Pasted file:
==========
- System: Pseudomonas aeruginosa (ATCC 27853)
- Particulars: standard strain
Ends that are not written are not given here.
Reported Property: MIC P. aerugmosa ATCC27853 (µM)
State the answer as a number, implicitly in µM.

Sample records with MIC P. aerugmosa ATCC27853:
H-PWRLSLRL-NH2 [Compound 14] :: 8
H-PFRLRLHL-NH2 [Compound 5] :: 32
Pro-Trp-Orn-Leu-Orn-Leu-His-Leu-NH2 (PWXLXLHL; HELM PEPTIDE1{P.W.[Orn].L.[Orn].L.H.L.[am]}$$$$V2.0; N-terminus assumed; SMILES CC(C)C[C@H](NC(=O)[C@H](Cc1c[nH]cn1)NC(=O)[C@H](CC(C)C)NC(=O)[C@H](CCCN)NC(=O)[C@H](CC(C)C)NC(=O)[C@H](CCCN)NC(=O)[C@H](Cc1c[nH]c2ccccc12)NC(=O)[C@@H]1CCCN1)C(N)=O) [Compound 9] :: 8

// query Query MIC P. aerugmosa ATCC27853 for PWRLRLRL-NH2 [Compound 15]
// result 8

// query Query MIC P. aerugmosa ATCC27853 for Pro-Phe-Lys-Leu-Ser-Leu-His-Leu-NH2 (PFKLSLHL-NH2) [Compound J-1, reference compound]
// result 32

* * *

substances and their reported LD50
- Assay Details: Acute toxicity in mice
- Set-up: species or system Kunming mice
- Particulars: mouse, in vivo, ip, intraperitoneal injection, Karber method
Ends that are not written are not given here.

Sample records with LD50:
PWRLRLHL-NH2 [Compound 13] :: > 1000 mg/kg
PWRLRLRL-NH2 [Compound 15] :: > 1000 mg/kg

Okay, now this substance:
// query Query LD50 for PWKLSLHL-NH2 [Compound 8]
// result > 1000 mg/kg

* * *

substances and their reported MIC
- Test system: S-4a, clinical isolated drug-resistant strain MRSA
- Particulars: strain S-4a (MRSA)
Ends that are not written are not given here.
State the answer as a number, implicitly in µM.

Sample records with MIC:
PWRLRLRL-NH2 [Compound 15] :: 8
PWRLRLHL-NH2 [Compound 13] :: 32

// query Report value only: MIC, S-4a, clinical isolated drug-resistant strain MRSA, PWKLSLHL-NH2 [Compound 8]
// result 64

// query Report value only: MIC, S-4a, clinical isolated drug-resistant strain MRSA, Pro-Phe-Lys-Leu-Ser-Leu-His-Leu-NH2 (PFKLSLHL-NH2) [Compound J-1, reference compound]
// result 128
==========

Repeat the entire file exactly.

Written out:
- System: Pseudomonas aeruginosa (ATCC 27853)
- Particulars: standard strain
Ends that are not written are not given here.
Reported Property: MIC P. aerugmosa ATCC27853 (µM)
State the answer as a number, implicitly in µM.

Sample records with MIC P. aerugmosa ATCC27853:
H-PWRLSLRL-NH2 [Compound 14] :: 8
H-PFRLRLHL-NH2 [Compound 5] :: 32
Pro-Trp-Orn-Leu-Orn-Leu-His-Leu-NH2 (PWXLXLHL; HELM PEPTIDE1{P.W.[Orn].L.[Orn].L.H.L.[am]}$$$$V2.0; N-terminus assumed; SMILES CC(C)C[C@H](NC(=O)[C@H](Cc1c[nH]cn1)NC(=O)[C@H](CC(C)C)NC(=O)[C@H](CCCN)NC(=O)[C@H](CC(C)C)NC(=O)[C@H](CCCN)NC(=O)[C@H](Cc1c[nH]c2ccccc12)NC(=O)[C@@H]1CCCN1)C(N)=O) [Compound 9] :: 8

// query Query MIC P. aerugmosa ATCC27853 for PWRLRLRL-NH2 [Compound 15]
// result 8

// query Query MIC P. aerugmosa ATCC27853 for Pro-Phe-Lys-Leu-Ser-Leu-His-Leu-NH2 (PFKLSLHL-NH2) [Compound J-1, reference compound]
// result 32

* * *

substances and their reported LD50
- Assay Details: Acute toxicity in mice
- Set-up: species or system Kunming mice
- Particulars: mouse, in vivo, ip, intraperitoneal injection, Karber method
Ends that are not written are not given here.

Sample records with LD50:
PWRLRLHL-NH2 [Compound 13] :: > 1000 mg/kg
PWRLRLRL-NH2 [Compound 15] :: > 1000 mg/kg

Okay, now this substance:
// query Query LD50 for PWKLSLHL-NH2 [Compound 8]
// result > 1000 mg/kg

* * *

substances and their reported MIC
- Test system: S-4a, clinical isolated drug-resistant strain MRSA
- Particulars: strain S-4a (MRSA)
Ends that are not written are not given here.
State the answer as a number, implicitly in µM.

Sample records with MIC:
PWRLRLRL-NH2 [Compound 15] :: 8
PWRLRLHL-NH2 [Compound 13] :: 32

// query Report value only: MIC, S-4a, clinical isolated drug-resistant strain MRSA, PWKLSLHL-NH2 [Compound 8]
// result 64

// query Report value only: MIC, S-4a, clinical isolated drug-resistant strain MRSA, Pro-Phe-Lys-Leu-Ser-Leu-His-Leu-NH2 (PFKLSLHL-NH2) [Compound J-1, reference compound]
// result 128